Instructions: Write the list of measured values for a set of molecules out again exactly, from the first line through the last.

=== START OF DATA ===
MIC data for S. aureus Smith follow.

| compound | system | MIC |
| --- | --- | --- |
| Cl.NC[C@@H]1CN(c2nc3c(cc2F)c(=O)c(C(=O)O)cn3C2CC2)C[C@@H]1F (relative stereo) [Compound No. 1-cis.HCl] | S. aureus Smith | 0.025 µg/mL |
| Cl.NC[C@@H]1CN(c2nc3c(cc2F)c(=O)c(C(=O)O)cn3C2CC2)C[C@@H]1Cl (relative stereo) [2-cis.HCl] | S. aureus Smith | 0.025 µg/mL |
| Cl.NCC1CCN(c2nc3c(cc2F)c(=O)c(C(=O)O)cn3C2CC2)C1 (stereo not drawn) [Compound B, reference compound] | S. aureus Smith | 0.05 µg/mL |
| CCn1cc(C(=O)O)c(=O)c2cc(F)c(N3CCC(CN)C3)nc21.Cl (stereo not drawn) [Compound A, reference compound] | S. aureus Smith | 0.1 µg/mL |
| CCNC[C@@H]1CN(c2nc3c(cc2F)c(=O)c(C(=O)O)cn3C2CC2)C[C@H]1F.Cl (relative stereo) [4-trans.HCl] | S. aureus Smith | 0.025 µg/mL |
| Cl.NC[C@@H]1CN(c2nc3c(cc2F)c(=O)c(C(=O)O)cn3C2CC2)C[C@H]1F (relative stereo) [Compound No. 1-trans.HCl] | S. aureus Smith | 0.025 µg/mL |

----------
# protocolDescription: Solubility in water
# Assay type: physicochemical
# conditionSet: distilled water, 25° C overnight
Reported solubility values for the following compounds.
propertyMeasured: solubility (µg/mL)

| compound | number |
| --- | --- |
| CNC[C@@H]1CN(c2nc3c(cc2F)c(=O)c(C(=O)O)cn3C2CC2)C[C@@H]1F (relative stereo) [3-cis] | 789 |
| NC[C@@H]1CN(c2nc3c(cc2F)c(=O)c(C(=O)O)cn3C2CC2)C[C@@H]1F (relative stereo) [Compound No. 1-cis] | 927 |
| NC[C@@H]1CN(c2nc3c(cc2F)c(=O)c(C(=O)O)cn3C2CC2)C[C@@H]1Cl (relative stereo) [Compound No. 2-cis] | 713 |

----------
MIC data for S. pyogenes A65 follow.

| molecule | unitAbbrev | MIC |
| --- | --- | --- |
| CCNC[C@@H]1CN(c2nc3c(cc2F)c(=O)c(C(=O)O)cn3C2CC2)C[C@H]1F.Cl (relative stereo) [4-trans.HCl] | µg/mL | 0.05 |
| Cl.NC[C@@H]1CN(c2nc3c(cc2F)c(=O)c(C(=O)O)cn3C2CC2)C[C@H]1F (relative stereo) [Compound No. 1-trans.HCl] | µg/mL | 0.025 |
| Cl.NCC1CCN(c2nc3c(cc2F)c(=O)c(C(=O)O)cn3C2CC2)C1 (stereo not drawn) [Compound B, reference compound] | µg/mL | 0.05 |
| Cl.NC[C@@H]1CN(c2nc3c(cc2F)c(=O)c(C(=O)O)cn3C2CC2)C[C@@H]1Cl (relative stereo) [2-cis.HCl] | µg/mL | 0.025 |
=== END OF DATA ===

MIC data for S. aureus Smith follow.

| compound | system | MIC |
| --- | --- | --- |
| Cl.NC[C@@H]1CN(c2nc3c(cc2F)c(=O)c(C(=O)O)cn3C2CC2)C[C@@H]1F (relative stereo) [Compound No. 1-cis.HCl] | S. aureus Smith | 0.025 µg/mL |
| Cl.NC[C@@H]1CN(c2nc3c(cc2F)c(=O)c(C(=O)O)cn3C2CC2)C[C@@H]1Cl (relative stereo) [2-cis.HCl] | S. aureus Smith | 0.025 µg/mL |
| Cl.NCC1CCN(c2nc3c(cc2F)c(=O)c(C(=O)O)cn3C2CC2)C1 (stereo not drawn) [Compound B, reference compound] | S. aureus Smith | 0.05 µg/mL |
| CCn1cc(C(=O)O)c(=O)c2cc(F)c(N3CCC(CN)C3)nc21.Cl (stereo not drawn) [Compound A, reference compound] | S. aureus Smith | 0.1 µg/mL |
| CCNC[C@@H]1CN(c2nc3c(cc2F)c(=O)c(C(=O)O)cn3C2CC2)C[C@H]1F.Cl (relative stereo) [4-trans.HCl] | S. aureus Smith | 0.025 µg/mL |
| Cl.NC[C@@H]1CN(c2nc3c(cc2F)c(=O)c(C(=O)O)cn3C2CC2)C[C@H]1F (relative stereo) [Compound No. 1-trans.HCl] | S. aureus Smith | 0.025 µg/mL |

----------
# protocolDescription: Solubility in water
# Assay type: physicochemical
# conditionSet: distilled water, 25° C overnight
Reported solubility values for the following compounds.
propertyMeasured: solubility (µg/mL)

| compound | number |
| --- | --- |
| CNC[C@@H]1CN(c2nc3c(cc2F)c(=O)c(C(=O)O)cn3C2CC2)C[C@@H]1F (relative stereo) [3-cis] | 789 |
| NC[C@@H]1CN(c2nc3c(cc2F)c(=O)c(C(=O)O)cn3C2CC2)C[C@@H]1F (relative stereo) [Compound No. 1-cis] | 927 |
| NC[C@@H]1CN(c2nc3c(cc2F)c(=O)c(C(=O)O)cn3C2CC2)C[C@@H]1Cl (relative stereo) [Compound No. 2-cis] | 713 |

----------
MIC data for S. pyogenes A65 follow.

| molecule | unitAbbrev | MIC |
| --- | --- | --- |
| CCNC[C@@H]1CN(c2nc3c(cc2F)c(=O)c(C(=O)O)cn3C2CC2)C[C@H]1F.Cl (relative stereo) [4-trans.HCl] | µg/mL | 0.05 |
| Cl.NC[C@@H]1CN(c2nc3c(cc2F)c(=O)c(C(=O)O)cn3C2CC2)C[C@H]1F (relative stereo) [Compound No. 1-trans.HCl] | µg/mL | 0.025 |
| Cl.NCC1CCN(c2nc3c(cc2F)c(=O)c(C(=O)O)cn3C2CC2)C1 (stereo not drawn) [Compound B, reference compound] | µg/mL | 0.05 |
| Cl.NC[C@@H]1CN(c2nc3c(cc2F)c(=O)c(C(=O)O)cn3C2CC2)C[C@@H]1Cl (relative stereo) [2-cis.HCl] | µg/mL | 0.025 |